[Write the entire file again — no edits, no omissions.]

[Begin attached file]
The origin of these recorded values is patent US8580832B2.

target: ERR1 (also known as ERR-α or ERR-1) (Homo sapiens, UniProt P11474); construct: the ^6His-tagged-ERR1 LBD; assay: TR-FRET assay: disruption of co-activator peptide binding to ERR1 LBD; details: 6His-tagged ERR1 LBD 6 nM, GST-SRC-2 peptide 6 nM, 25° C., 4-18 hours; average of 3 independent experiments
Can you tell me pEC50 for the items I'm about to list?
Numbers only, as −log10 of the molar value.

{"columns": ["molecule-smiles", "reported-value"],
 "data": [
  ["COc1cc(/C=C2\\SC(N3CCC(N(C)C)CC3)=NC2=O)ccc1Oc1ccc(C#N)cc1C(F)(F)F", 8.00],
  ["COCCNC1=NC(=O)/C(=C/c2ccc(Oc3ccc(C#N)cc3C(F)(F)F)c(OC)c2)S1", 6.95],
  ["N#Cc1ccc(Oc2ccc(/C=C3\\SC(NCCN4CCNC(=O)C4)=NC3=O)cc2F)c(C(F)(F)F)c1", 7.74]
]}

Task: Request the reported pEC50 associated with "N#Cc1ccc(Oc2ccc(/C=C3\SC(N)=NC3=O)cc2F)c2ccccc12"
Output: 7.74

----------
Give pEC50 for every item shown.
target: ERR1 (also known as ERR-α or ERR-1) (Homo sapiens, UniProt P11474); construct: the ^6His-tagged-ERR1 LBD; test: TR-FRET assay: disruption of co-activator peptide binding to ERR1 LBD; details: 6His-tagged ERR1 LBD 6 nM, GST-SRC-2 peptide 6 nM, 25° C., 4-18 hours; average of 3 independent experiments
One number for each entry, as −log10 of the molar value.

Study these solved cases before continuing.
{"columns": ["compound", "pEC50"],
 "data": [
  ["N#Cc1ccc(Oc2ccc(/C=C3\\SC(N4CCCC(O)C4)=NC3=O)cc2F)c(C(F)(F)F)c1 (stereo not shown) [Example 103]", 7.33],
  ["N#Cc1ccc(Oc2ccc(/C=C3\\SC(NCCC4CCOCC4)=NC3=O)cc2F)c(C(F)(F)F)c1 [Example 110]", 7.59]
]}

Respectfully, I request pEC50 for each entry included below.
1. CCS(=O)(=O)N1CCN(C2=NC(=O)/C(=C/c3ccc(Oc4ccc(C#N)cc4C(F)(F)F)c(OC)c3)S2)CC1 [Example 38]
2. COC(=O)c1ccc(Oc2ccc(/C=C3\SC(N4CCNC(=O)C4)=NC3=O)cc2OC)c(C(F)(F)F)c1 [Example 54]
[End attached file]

The origin of these recorded values is patent US8580832B2.

target: ERR1 (also known as ERR-α or ERR-1) (Homo sapiens, UniProt P11474); construct: the ^6His-tagged-ERR1 LBD; assay: TR-FRET assay: disruption of co-activator peptide binding to ERR1 LBD; details: 6His-tagged ERR1 LBD 6 nM, GST-SRC-2 peptide 6 nM, 25° C., 4-18 hours; average of 3 independent experiments
Can you tell me pEC50 for the items I'm about to list?
Numbers only, as −log10 of the molar value.

{"columns": ["molecule-smiles", "reported-value"],
 "data": [
  ["COc1cc(/C=C2\\SC(N3CCC(N(C)C)CC3)=NC2=O)ccc1Oc1ccc(C#N)cc1C(F)(F)F", 8.00],
  ["COCCNC1=NC(=O)/C(=C/c2ccc(Oc3ccc(C#N)cc3C(F)(F)F)c(OC)c2)S1", 6.95],
  ["N#Cc1ccc(Oc2ccc(/C=C3\\SC(NCCN4CCNC(=O)C4)=NC3=O)cc2F)c(C(F)(F)F)c1", 7.74]
]}

Task: Request the reported pEC50 associated with "N#Cc1ccc(Oc2ccc(/C=C3\SC(N)=NC3=O)cc2F)c2ccccc12"
Output: 7.74

----------
Give pEC50 for every item shown.
target: ERR1 (also known as ERR-α or ERR-1) (Homo sapiens, UniProt P11474); construct: the ^6His-tagged-ERR1 LBD; test: TR-FRET assay: disruption of co-activator peptide binding to ERR1 LBD; details: 6His-tagged ERR1 LBD 6 nM, GST-SRC-2 peptide 6 nM, 25° C., 4-18 hours; average of 3 independent experiments
One number for each entry, as −log10 of the molar value.

Study these solved cases before continuing.
{"columns": ["compound", "pEC50"],
 "data": [
  ["N#Cc1ccc(Oc2ccc(/C=C3\\SC(N4CCCC(O)C4)=NC3=O)cc2F)c(C(F)(F)F)c1 (stereo not shown) [Example 103]", 7.33],
  ["N#Cc1ccc(Oc2ccc(/C=C3\\SC(NCCC4CCOCC4)=NC3=O)cc2F)c(C(F)(F)F)c1 [Example 110]", 7.59]
]}

Respectfully, I request pEC50 for each entry included below.
1. CCS(=O)(=O)N1CCN(C2=NC(=O)/C(=C/c3ccc(Oc4ccc(C#N)cc4C(F)(F)F)c(OC)c3)S2)CC1 [Example 38]
2. COC(=O)c1ccc(Oc2ccc(/C=C3\SC(N4CCNC(=O)C4)=NC3=O)cc2OC)c(C(F)(F)F)c1 [Example 54]